While performance can “give voice” to authentic narratives of disability, some performers struggle to be heard and understood in the literal sense. When the particular features of a disability present an obstacle to conventional ways of performing, however, artists are finding audacious new ways of communicating by harnessing and adapting technology. Thane Pullan, a comedian with cerebral palsy, delivers his particular brand of mordant satire using a computer-generated voice controlled by a mouse, eye-tracking and a knee-switch.
In Back to Back Theatre’s Soft (2002), actress Rita Halabarec’s indistinct speech inspired video artist, Rhian Hinkley, to animate her words as written text. As she spoke, the words flew through space as projections onto the white walls of the inflatable bubble that encased both audience and performers.
In Ways of Staring (2006), American academic Rosemarie Garland Thomson characterises the placing of the disabled body before the public gaze in performance as a deliberate challenge – as a “staring back” by those who have been stared at.
Contemporary performance by artists with disability is increasingly challenging the “able” gaze by rendering the reciprocity of watching between performer and audience visible. Actors with visible and audible disabilities challenge us to rethink conventional notions of “acting,” and to question the smoothness and predictability of conventional forms of performance. By tackling issues around disability with brutal candour, by calling audiences on their assumptions about the experience of living with disability, and by “acting” in ways that suit their agenda and their abilities, artists with disabilities can discomfort “able” audience members – even “disable” them – in salutary ways.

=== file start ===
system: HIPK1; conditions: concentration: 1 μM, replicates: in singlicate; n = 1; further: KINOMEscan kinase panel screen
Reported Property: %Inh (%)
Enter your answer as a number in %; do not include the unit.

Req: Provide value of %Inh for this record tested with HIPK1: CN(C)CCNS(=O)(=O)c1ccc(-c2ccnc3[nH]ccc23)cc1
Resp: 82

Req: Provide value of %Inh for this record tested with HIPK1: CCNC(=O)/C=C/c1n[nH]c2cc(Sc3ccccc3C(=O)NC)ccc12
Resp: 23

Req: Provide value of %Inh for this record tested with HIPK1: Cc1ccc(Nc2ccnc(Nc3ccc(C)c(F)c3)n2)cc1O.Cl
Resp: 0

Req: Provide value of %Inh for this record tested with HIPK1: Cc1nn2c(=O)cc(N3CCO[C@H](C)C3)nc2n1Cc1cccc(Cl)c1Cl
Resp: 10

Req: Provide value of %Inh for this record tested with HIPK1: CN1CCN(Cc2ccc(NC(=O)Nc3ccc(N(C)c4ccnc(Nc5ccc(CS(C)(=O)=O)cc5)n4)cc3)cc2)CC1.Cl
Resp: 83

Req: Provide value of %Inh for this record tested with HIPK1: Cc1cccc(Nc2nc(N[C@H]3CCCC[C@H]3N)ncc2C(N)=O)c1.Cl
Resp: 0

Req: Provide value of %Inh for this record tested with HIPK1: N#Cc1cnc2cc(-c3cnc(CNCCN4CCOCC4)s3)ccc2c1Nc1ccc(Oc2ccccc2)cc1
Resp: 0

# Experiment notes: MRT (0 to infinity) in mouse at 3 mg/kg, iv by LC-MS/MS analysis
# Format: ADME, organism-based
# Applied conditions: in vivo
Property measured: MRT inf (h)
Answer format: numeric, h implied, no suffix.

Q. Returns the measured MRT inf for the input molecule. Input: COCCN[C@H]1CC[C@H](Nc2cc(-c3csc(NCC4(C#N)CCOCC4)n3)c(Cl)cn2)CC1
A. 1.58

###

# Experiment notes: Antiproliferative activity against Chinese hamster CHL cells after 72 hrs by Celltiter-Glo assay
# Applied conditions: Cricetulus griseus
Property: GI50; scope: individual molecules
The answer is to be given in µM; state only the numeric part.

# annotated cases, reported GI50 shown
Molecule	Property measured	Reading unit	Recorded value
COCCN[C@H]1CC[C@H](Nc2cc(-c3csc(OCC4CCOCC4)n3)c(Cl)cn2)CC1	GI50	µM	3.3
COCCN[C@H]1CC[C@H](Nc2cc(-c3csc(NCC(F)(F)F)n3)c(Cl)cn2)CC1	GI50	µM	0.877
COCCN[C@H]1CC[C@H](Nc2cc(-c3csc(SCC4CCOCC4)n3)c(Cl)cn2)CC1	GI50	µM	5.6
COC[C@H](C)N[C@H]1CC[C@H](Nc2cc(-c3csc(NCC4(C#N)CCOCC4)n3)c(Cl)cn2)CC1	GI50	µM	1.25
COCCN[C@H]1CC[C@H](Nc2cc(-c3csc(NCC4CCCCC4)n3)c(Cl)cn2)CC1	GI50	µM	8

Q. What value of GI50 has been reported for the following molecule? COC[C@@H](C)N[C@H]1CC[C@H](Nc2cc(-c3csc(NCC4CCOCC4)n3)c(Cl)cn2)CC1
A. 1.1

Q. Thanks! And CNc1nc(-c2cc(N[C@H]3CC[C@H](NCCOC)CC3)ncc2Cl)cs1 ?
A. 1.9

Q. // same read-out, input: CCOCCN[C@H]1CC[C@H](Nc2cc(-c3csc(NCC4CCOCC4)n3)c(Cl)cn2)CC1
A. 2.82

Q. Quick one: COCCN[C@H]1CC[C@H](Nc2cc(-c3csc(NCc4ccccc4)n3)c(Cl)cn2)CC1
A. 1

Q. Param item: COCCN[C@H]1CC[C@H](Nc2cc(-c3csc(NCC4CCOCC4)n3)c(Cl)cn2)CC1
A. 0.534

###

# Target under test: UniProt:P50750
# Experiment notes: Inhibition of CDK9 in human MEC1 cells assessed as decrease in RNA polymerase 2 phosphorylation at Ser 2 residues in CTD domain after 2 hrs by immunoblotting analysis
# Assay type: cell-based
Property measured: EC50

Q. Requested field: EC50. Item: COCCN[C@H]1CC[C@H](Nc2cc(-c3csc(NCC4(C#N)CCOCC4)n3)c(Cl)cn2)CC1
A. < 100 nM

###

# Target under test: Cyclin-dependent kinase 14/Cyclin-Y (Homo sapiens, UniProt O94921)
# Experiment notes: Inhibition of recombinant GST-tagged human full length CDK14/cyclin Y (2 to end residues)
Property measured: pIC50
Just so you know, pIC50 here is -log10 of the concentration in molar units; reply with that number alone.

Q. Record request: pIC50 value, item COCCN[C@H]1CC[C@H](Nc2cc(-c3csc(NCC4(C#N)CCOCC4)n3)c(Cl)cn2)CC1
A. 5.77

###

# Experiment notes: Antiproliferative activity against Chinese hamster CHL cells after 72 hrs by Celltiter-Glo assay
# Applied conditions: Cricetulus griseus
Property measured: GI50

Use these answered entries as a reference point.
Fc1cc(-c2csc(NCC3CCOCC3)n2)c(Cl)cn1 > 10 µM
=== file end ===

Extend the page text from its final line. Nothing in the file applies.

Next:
Live performance is a precarious business, its beauty and its terror predicated on the terrifying, delicious possibility that the fragile mesh of the real and the not-real could fall apart at any moment. Disability performance intensifies this precarity by playing knowingly with the intense emotions evoked by the presence of the disabled performer. It both summons and challenges the voyeuristic impulse that drew people to watch the Bedlamites.
It arouses our guilty desire, in a culture saturated with self-conscious constructions of the public self, for something unselfconscious and authentic. It provokes anxiety about whether we are reacting “appropriately” (it’s rude to stare), and whether they really know what they are doing, and what exactly the audience is seeing. But disability is no longer invisible and, on the evidence, disabled artists know exactly what they are doing.
Melbourne Fringe Festival runs until October 4. Details here.
Yoni Prior, Senior Lecturer, School of Communication and Creative Arts, Deakin University
This post was written by the author in their personal capacity.The opinions expressed in this article are the author’s own and do not reflect the view of The Theatre Times, their staff or collaborators.